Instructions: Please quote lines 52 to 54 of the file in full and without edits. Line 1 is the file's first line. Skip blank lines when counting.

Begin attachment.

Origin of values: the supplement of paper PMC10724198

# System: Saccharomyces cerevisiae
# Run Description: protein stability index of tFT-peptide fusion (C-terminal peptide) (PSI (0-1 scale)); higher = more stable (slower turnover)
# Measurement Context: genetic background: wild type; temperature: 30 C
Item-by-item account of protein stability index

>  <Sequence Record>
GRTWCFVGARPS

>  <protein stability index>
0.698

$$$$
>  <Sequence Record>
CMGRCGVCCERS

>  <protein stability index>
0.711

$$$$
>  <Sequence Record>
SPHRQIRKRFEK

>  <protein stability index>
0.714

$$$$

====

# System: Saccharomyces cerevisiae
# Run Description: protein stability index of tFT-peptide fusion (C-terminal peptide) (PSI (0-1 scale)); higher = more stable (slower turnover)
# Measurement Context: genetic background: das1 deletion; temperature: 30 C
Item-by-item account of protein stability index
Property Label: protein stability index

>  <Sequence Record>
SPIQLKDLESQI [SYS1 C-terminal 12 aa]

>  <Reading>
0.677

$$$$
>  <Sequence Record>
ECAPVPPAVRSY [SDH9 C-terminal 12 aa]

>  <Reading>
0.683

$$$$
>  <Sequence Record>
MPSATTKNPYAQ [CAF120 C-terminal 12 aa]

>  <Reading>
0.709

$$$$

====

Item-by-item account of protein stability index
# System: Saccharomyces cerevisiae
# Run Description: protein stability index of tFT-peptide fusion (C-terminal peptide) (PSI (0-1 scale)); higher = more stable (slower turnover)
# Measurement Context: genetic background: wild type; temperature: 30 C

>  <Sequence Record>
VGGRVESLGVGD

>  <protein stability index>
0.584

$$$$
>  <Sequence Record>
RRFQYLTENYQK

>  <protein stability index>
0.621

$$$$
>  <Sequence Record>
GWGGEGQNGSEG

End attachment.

>  <Sequence Record>
RRFQYLTENYQK

>  <protein stability index>